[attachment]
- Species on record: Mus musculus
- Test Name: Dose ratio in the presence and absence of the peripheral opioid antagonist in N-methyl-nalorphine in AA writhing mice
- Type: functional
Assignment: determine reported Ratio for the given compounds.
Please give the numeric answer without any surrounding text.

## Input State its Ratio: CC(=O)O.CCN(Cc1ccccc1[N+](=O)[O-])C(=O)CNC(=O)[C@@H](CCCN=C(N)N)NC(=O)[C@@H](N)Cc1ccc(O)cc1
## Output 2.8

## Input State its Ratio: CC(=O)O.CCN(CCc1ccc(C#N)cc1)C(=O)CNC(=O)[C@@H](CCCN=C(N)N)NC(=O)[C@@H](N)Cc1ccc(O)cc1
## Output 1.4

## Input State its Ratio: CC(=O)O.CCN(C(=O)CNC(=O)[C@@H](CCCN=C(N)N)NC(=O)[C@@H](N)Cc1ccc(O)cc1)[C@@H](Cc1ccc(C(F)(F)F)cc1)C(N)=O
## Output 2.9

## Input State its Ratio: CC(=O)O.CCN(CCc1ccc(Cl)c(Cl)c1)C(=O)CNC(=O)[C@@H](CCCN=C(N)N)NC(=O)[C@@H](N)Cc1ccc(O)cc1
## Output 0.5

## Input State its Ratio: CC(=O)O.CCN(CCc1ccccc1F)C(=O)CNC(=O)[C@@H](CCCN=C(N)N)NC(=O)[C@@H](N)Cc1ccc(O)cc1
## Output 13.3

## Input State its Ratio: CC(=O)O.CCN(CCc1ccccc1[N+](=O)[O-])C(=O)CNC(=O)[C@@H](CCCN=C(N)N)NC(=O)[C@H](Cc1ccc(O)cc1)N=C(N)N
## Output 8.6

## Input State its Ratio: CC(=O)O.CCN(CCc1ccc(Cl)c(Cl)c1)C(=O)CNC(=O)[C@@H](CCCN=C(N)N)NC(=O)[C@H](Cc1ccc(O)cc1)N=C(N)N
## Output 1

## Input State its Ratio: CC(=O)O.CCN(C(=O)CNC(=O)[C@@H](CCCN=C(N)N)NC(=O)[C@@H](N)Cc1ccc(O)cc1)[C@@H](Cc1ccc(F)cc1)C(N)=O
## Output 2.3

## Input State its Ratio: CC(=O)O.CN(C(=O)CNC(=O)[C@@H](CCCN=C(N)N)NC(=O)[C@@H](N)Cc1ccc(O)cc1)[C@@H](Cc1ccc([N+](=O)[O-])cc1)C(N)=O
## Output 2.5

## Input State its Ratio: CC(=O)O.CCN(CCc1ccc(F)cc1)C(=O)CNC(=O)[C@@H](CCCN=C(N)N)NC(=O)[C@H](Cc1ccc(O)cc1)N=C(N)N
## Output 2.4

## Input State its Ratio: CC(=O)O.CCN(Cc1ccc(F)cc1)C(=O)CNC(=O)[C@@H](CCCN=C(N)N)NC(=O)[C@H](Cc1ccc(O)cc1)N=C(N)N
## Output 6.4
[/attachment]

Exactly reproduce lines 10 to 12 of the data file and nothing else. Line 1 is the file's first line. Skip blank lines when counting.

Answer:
## Input State its Ratio: CC(=O)O.CCN(C(=O)CNC(=O)[C@@H](CCCN=C(N)N)NC(=O)[C@@H](N)Cc1ccc(O)cc1)[C@@H](Cc1ccc(C(F)(F)F)cc1)C(N)=O
## Output 2.9

## Input State its Ratio: CC(=O)O.CCN(CCc1ccc(Cl)c(Cl)c1)C(=O)CNC(=O)[C@@H](CCCN=C(N)N)NC(=O)[C@@H](N)Cc1ccc(O)cc1